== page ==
Dear Vice-Chancellor or Principal
Value for Money reporting
1. This letter sets out our requirements for the submission of a Value for Money (VFM) report as part of the Annual Accountability Return due in December 2016, and our plans for next year’s submission. In summary, the changes are as follows:
- all institutions are required to submit a VFM report in 2016, with no prescribed format
- the VFM report in 2016 must be presented to an institution’s governing body, or to a delegated subcommittee responsible for assurance on VFM
- we are asking for feedback from the sector on VFM reporting guidance
- for the December 2017 submission, guidance on VFM reporting will be issued.
Background to the redevelopment of VFM reporting
2. HEFCE’s grant letter received in March 2016 from the Department for Business, Innovation and Skills asks us to collect annual reports from institutions on how they are becoming more efficient and productive over time. The intention is that these reports become a useful tool for institutions to monitor their efficiency performance. We have since been in discussion with Universities UK (UUK), GuildHE, the British Universities Finance Directors Group, and other professional bodies in the sector about how this requirement should be met.
3. There is an increasing expectation for the sector to provide more evidence to demonstrate how value for money in higher education is being achieved. Reporting from institutions is fundamental to supporting any case for investment in English higher education. HEFCE requires information to produce a forthcoming annual report on the aggregate efficiency of the sector (a further requirement of our recent grant letter and in keeping with the recommendations of the 2015 UUK review of efficiency, effectiveness and value for money led by Professor Sir Ian Diamond, available at www.universitiesuk.ac.uk/policy-and-analysis/reports/Pages/efficiency-effectiveness-and-value-for-money.aspx).
4. Furthermore, the consideration of value for money is a necessary and central part of institutional governance. Governors and trustees across the sector (including student representatives) should be presented with information that will allow them to understand VFM at their institution, to set a VFM strategy that is appropriate for that institution and its stakeholders, and to drive change that will lead to improved VFM.
5. In previous years HEFCE has asked higher education institutions to submit reports on VFM as part of their Annual Accountability Returns. Submission of these reports was optional and there was no prescribed format or standard content. Last year over 90 institutions submitted reports, though our review of these identified an understandable lack of consistency and comprehensive information.
6. Through discussions with sector representatives we have established the need for firmer guidance on the information that should be included in VFM reports. This will need to recognise the changing landscape for higher education regulation and policy.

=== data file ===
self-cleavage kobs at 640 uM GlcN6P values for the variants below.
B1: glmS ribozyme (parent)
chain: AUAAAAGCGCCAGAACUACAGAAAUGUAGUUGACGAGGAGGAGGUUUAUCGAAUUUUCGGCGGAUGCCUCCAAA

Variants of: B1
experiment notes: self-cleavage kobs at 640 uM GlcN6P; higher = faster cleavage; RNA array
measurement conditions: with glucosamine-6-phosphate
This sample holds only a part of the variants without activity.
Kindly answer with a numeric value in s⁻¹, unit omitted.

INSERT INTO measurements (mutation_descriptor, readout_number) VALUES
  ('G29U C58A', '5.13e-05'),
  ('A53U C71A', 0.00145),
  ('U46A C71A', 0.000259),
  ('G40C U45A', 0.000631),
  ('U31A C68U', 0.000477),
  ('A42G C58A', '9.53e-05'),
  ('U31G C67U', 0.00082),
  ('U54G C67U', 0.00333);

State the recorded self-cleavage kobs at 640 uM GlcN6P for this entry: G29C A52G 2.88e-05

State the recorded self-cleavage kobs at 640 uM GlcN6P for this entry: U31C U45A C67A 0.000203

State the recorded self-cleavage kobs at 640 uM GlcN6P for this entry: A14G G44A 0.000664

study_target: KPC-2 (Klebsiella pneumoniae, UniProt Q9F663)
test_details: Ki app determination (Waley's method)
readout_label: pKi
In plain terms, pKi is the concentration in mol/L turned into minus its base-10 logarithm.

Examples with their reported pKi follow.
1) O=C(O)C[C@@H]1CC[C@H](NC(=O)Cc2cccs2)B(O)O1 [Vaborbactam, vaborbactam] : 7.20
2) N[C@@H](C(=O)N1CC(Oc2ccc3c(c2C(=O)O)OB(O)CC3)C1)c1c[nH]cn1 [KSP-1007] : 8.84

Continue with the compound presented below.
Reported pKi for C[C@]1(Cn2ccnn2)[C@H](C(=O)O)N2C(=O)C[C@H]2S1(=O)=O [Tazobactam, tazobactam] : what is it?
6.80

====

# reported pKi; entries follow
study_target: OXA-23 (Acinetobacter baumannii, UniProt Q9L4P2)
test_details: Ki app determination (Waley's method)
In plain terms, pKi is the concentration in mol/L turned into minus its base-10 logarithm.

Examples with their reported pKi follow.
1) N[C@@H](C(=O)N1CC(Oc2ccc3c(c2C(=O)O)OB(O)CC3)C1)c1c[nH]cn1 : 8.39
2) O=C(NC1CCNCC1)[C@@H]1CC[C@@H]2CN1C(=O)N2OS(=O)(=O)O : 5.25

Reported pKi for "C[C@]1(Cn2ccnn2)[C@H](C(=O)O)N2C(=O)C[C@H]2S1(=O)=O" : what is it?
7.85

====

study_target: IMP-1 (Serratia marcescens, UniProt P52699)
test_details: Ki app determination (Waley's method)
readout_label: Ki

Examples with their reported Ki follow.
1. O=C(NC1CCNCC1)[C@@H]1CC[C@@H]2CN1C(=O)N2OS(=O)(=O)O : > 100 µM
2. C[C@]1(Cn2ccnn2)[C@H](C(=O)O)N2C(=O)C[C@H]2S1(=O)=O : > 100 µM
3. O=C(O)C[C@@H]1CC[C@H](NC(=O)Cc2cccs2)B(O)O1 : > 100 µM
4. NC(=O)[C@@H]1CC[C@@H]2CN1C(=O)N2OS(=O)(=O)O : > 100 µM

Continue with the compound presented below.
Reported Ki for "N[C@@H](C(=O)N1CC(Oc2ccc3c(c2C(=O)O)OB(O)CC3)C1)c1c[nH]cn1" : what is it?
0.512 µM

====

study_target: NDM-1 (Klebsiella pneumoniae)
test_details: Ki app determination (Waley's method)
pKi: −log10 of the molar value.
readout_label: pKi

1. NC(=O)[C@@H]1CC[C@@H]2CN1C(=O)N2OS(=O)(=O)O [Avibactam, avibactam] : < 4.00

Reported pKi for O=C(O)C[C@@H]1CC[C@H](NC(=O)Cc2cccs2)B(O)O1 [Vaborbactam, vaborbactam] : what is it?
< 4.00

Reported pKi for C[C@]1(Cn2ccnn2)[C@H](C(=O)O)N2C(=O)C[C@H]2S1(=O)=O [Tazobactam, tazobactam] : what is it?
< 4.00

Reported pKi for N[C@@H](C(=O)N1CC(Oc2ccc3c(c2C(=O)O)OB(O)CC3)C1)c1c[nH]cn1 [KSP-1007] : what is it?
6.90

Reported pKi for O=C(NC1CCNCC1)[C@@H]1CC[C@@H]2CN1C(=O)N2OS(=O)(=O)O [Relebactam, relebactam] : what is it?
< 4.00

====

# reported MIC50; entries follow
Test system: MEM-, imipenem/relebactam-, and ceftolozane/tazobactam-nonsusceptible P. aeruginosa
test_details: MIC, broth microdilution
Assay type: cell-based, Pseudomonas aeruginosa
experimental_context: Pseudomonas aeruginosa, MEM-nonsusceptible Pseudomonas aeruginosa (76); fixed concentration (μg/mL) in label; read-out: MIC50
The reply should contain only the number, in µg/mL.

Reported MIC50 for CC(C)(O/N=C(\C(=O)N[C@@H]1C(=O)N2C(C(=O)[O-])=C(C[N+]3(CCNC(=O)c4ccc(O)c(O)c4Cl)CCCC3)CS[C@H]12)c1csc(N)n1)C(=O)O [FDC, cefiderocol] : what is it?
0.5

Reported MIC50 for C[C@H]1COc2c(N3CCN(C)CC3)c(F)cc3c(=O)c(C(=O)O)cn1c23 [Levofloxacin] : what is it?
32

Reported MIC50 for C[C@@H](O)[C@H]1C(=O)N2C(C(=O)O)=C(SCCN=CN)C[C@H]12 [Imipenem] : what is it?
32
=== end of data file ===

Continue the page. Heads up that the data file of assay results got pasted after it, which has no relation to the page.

7. We are redeveloping the VFM reporting process to address the requirements above. Our approach aligns with the Diamond review, which called for a common framework of key information on efficiency that institutions can use to inform their own VFM reports. We are implementing these changes over the next two years, giving institutions time to adjust to the revised requirements.
Changes to VFM reporting
8. The submission of a VFM report in December 2016, as part of the Annual Accountability Return covering the academic year 2015-16, is required of all HEFCE-funded higher education institutions. In recognition of the important role of governance in this area, it will be a requirement that the 2016 VFM report is received by an institution’s governing body or a delegated subcommittee responsible for seeking assurance on VFM and for driving VFM activity.
9. For this year, the format and content of VFM reports is not prescribed and we are not issuing formal guidance. However, in Annex A we set out a commonly accepted definition of VFM and identify some sources of evidence that might be used, the majority of which are existing data collections that are already available to institutions.
10. We are interested in views from the sector on this suggested approach to VFM reporting and would welcome any feedback on what guidance would be useful. This can be directed to Matt Davey (tel 0117 931 7013, email firstname.lastname@example.org). We will use this feedback, along with the submitted VFM reports, to develop more specific guidance that will be issued for the Annual Accountability Return due in December 2017.
11. Regardless of any HEFCE requirements, we would encourage each institution to continue with or further develop its own approach to value for money reporting, aligned with its strategic plan and meeting the requirements of its students and other stakeholders.
12. We recognise that, beyond reporting, up-to-date guidance on value for money strategy and practice for higher education institutions is currently limited. We are looking to the sector to develop guidance that reflects the changing environment in which it operates and the changing stakeholder interests, and have asked UUK and the Committee of University Chairs to take forward this work with HEFCE support.
13. We also appreciate that governing bodies can require help to fulfil their role in monitoring VFM. The Leadership Foundation for Higher Education will be including publications and events that address these needs in its Governor Development Programme.
Professor Madeleine Atkins